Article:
Wednesday, 26 November 2008
One Toke Over The Line
The top of my fridge has always been a hangout spot of intrigue and kudos for my cats. This is not only the place where Dee and I keep the cat food before we take it out the box, it's also a convenient spot for surveying territory, pouncing on your inferiors, and generally plotting world supremacy*. Janet's the number one fridge cat. The place has extra sentimental value for him, going back to when we lived in a rented flat in Blackheath (borders), London, and he would perch on top of a stack of 1970s copies of The Beano, watching wood pigeons through the window.. Much water has passed under the bridge since then: some of it being the very stuff that made the Beanos so damp and mushy I had to throw them out. Janet's wood pigeon obsession, meanwhile, has never been as strong since the time he forgot he didn't have wings and jumped out of a third floor window in an attempt to "make friends" with one of them. Still, one can often find him perched on top of today's new, better, non-rented fridge, possibly deep in thought about such topics as the strangely adhesive properties of his tail, and why, on the sixth day of every week**, his owners keep passing beneath him, opening the door, and popping the top off so many of those weird transparent things with the shiny, fizzy liquid in them.
It's perhaps Janet's vacant, oh-so-predictable love of the fridge that makes The Bear so disdainful of it. When he chooses a place to make his new lair, it's invariably highly original: the result of weeks of intense planning and research. Hence when, a few days ago, I went to retrieve some leftover lasagne and spotted him sniffing around above me, I knew there was some ulterior motive. I don't usually have the self-discipline to save toys that I buy my cats "for later" but The Bear had rooted out an oversight: a catnip cigar ordered from America several weeks previously and since left in its box and forgotten. For me, this was a little like feeling around in the pocket of a long-neglected coat and finding a five pound note. I would apply the same simile for The Bear, if not for the fact that he doesn't have pockets and, even if he did, would never be so fiscally remiss as to mislay a five in one of them.
I've now been buying catnip cigars for my cats for about two years, and their effect seems much more extreme than that of other catnip toys. It's probably unwise to read anything sinister into this: just because something is in the shape of a cigar, it doesn't naturally mean that it contains harmful drugs, but one might be forced to think again upon surveying the scene in my living room just after I've unveiled a new stogie. The Bear loses his cool to an extent, certainly, but it's nothing compared to the interaction between Ralph and Shipley during these occasions, which is perhaps most reminiscent of a fight I once saw between two meth-addled tramps near some bins behind Nottingham's Broadmarsh Shopping Centre. There's always seems to be the possibility, in Bootsy (pictured above) and Pablo's case, that after half and hour rolling around on the floor with their cigars, they might go off to Katmandu to find themselves, or at least stagger blearily over to the shelves where I keep my vinyl and pull out one of my Crosby, Stills and Nash albums.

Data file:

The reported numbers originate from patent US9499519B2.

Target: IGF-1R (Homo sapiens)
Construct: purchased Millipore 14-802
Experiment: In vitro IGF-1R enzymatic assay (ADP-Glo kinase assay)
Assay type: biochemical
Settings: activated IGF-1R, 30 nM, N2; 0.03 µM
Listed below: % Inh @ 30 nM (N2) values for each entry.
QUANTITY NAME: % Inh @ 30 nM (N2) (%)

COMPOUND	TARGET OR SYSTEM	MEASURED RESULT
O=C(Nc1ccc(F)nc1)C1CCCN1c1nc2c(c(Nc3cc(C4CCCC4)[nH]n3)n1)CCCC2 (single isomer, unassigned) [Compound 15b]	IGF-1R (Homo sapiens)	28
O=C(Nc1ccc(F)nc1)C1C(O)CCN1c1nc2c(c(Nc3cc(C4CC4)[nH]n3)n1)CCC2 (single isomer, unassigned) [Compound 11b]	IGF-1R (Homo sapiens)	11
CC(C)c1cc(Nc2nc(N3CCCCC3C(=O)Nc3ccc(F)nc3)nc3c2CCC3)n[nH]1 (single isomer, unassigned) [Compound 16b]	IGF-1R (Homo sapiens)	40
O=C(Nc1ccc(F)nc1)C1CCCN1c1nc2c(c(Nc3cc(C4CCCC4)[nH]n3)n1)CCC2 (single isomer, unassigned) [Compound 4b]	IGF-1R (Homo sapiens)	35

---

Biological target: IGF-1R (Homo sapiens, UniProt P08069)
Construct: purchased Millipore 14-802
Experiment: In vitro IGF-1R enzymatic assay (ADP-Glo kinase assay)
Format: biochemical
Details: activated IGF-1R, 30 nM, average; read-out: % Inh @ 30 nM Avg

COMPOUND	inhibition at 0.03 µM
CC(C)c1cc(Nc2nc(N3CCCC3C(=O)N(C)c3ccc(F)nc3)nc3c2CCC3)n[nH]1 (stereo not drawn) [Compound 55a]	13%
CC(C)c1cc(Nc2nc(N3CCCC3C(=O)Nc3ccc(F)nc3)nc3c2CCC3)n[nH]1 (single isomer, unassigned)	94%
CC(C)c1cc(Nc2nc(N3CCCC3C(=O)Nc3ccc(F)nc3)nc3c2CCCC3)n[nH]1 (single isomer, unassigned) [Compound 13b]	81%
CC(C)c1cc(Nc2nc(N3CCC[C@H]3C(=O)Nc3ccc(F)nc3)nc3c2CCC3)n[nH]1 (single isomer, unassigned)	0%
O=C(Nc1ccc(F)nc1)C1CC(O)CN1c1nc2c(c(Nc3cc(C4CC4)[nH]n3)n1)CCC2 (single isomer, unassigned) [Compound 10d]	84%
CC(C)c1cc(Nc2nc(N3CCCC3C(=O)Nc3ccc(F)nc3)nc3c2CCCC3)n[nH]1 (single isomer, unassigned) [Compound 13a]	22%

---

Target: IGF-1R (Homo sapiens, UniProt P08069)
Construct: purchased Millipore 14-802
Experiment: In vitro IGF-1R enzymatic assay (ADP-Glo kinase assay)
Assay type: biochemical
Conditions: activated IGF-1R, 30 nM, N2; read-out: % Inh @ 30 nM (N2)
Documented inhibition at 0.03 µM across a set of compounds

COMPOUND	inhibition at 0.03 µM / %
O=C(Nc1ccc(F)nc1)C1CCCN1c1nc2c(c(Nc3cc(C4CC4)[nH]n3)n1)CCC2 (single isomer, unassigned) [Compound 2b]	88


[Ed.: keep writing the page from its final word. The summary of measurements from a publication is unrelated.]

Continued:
I've also noticed that each brand of cigar has a very different effect. Last year, I brought a batch with "El Gato Muy Loco" written on them. Since this translates (I think) to The Cat Is Mental in Spanish, one might presume that they offered the ultimate cat high, but I'm convinced that there are harder catnip cigars on the market: one particularly undiluted batch of Ratherbees I purchased, for example, or the brand that I bought at the 2007 Supreme Cat Show which I can't for the life of me remember the name of (I would read the label, but it's been chewed to a pulp by Shipley and Bootsy), but which will forever live in the memory, if only for the reason that its mysterious chemical properties prompted Ralph to pick a fight with an entire four foot-high antique chest of drawers.
I'm also certain that the market for catnip cigars has got a lot bigger since I was last buying a batch online for my cats. A brief Google search today results in the following, to name just a few:
YEOWWW! 100% organic
Should cat-owners be warned by a concerned right wing newspaper about this new craze? Is it about time we introduced a system for classifying cat drugs? What are actually in these things? It's certainly made me want to further investigate the making of catnip. What are your experiences with the stuff? Is there an ultimate catnip cigar of all catnip cigars out there? And are there any banned types of catnip?
I'm off to buy some more now. It's going to be a drawn-out process, involving much prevarication, but you can bet that when the product arrives, The Bear will be first to sniff it out. He won't hurry in with the masses for the first toke, but at some point when the two of us are alone in the kitchen, he'll give me a look, along with a tiny, just-perceptible nod in the direction of the jiffy bag containing the remaining, untouched cigars, and I'll know what to do. Then, when he's had his fill, Bogarting the item just enough to make it lose its ultimate potency for those who come after, he'll let the braindead masses descend. I suppose you might call it the cat junkie's version of Setting A Pissident (see previous blog post).
*And the cats like it, too!
** Before you ask, yes, of course my cats know what weeks are. They may be truant-playing trailer trash, but they know a calendar when they see one. I've got SOME self-respect, you know.
Image courtesy of Jason Bye.